Even though Bharat Forge’s performance in the July-September quarter broadly met Street estimates and defence orders are on the rise, the subdued outlook for its global business has prompted some brokerages to adopt a cautious stance on the company.
Photograph: Courtesy, Bharat Forge/Twitter
Analysts have reduced the company’s earnings per share (EPS) estimates to account for the slow recovery of its overseas subsidiaries.
Valuations are also trading at long-term averages, which could limit potential upsides.
The revenue performance for the standalone operations was robust, with a 21 per cent growth.
This was driven by a 19-quarter high volume of 70,316 tonnes, up 15 per cent from the year-ago quarter.
Realisations also saw a 5 per cent increase to Rs 3.2 lakh, thanks to a better product mix.
While the automotive segment grew by 15 per cent year-on-year (Y-o-Y), the industrial segment’s growth was more than twice that.
The company’s gross margins expanded by 110 basis points (bps) Y-o-Y to 56.7 per cent, thanks to an improved product mix and cost reduction measures.
With the strong top-line performance and gross margin expansion, operating profit margins improved by 310 bps Y-o-Y to 27.4 per cent.
The company’s overseas operations reported a loss of Rs 115 crore due to losses in the aluminum forging operations in the US and the European Union (EU).
Motilal Oswal Research has reduced its EPS estimates by 8 per cent for 2023-24 and 3 per cent for 2024-25 to account for the slower-than-expected ramp-up in overseas subsidiaries.
“While Bharat Forge’s core India business is on a growth path, it’s worth noting that the underlying macroeconomic environment in the US and EU is showing signs of weakening,” said analysts at the brokerage, led by Jinesh Gandhi.
One area of strength for Bharat Forge is the defence business.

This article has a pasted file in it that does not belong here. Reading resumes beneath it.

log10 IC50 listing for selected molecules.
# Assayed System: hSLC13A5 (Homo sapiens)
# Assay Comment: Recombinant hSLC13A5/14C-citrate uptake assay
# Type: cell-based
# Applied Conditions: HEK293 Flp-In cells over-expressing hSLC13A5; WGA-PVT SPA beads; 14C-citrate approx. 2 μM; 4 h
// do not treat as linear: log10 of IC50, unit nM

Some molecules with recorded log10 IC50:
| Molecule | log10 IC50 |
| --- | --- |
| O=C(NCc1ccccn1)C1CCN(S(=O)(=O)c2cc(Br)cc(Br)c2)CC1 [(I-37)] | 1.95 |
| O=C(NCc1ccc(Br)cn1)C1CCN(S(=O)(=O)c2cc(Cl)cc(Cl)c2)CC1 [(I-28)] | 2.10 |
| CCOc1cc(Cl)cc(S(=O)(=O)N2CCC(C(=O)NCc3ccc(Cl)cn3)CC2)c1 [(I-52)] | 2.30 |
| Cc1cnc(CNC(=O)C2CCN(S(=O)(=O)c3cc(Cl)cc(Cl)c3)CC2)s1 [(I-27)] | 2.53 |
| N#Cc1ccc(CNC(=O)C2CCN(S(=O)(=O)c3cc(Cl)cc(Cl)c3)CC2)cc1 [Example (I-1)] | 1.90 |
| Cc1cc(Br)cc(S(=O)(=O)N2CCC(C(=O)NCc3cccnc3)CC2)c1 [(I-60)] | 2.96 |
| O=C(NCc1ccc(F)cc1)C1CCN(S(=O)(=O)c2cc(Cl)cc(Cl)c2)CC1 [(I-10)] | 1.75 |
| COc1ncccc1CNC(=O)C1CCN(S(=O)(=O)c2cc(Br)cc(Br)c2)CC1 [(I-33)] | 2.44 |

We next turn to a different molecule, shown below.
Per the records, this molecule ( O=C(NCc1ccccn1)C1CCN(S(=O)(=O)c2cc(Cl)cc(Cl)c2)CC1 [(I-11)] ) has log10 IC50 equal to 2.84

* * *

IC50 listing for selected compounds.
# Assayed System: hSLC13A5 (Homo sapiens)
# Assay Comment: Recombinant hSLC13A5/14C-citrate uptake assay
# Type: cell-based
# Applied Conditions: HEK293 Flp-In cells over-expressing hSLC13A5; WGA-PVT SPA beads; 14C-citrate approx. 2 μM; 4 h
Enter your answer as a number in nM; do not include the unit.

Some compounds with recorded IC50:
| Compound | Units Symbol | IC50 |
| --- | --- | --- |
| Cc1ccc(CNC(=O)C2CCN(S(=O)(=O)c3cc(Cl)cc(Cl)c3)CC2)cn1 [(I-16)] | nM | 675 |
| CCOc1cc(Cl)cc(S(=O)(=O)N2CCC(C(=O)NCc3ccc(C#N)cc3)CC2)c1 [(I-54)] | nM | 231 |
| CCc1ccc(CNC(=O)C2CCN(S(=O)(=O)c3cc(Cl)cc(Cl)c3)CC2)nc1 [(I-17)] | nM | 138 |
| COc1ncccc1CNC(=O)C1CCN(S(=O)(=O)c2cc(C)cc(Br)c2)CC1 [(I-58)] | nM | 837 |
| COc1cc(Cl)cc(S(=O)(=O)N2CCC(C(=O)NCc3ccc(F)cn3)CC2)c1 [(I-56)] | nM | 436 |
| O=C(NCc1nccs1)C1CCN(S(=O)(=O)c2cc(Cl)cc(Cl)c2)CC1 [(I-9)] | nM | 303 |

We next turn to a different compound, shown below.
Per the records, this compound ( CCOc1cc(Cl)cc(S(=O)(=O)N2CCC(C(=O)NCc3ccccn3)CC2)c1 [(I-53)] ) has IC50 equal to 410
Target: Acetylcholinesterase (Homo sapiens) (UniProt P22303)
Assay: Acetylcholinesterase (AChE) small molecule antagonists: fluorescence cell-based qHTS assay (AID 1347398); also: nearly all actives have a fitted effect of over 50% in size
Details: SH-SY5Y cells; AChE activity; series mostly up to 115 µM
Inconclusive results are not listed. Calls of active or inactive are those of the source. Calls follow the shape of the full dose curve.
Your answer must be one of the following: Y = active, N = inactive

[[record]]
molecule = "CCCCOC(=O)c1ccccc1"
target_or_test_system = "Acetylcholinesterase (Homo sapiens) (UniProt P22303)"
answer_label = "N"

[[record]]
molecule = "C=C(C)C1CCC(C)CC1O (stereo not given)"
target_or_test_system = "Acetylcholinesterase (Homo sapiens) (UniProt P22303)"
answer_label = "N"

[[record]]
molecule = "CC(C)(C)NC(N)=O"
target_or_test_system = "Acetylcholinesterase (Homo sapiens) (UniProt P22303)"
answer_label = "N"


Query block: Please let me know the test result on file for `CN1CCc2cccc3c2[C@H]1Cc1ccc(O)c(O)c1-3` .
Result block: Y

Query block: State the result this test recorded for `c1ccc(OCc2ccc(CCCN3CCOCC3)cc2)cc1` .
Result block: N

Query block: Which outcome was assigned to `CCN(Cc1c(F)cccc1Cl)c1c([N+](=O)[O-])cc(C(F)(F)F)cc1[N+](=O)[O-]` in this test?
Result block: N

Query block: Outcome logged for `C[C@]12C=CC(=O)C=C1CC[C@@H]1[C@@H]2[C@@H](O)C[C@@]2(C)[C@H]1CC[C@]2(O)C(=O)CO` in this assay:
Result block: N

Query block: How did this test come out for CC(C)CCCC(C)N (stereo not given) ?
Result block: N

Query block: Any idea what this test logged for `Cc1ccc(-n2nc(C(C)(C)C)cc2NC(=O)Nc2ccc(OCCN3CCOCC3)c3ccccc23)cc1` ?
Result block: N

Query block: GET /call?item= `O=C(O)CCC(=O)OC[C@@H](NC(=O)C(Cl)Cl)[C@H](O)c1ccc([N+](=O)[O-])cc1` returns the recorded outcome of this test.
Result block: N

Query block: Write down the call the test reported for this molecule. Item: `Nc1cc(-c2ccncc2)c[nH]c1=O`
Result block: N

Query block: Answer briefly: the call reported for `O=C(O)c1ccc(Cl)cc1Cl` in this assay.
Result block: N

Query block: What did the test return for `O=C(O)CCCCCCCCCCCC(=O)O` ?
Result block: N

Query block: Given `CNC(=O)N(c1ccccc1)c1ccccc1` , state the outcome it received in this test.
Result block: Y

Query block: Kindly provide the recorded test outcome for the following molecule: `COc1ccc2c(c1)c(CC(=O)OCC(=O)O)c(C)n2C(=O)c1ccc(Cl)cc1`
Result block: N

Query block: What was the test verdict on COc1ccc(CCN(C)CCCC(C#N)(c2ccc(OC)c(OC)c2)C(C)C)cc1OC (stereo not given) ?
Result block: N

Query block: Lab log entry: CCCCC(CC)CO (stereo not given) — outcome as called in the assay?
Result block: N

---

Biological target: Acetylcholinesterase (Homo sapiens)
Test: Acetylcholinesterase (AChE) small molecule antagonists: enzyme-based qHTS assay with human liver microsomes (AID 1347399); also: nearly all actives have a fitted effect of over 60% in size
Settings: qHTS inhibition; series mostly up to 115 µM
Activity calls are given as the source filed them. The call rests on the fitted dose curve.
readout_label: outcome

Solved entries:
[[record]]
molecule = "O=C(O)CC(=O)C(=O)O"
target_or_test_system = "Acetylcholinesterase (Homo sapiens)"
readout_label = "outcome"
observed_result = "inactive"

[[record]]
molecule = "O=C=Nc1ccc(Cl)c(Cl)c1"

The company secured orders worth Rs 1,100 crore in the September quarter.
Its order book in this segment now stands at Rs 3,000 crore to be executed over the next two years.
While scaling up this line of business is positive, Emkay Research highlights multiple headwinds for the company.
Analysts of the brokerage, led by Jaimin Desai, state, “While we take cognizance of the defence ramp-up and build a contribution of 20 per cent to standalone revenues by 2025-26 compared to 5 per cent in 2022-23, the outlook for the underlying commercial vehicle industries (global and domestic) and industrial exports is softening.”
Global commercial vehicle makers have projected an 8-15 per cent industry decline in developed markets in 2024.
Domestic commercial vehicle growth is expected to moderate on a high base, with the industrial export outlook remaining muted as well.
Prabhudas Lilladher Research, however, believes that the company has multiple growth drivers in the domestic and export automotive segments (upcycle in the commercial vehicle industry and easing chip shortage helping passenger vehicles).
A strong order book leading to robust growth in the high-margin non-automotive segment, contribution from defence and renewable segments, and rising traction in the electric mobility division are some of the factors driving the positive stance of the brokerage.
Given the global headwinds, investors should await a correction or better valuations before considering the stock.
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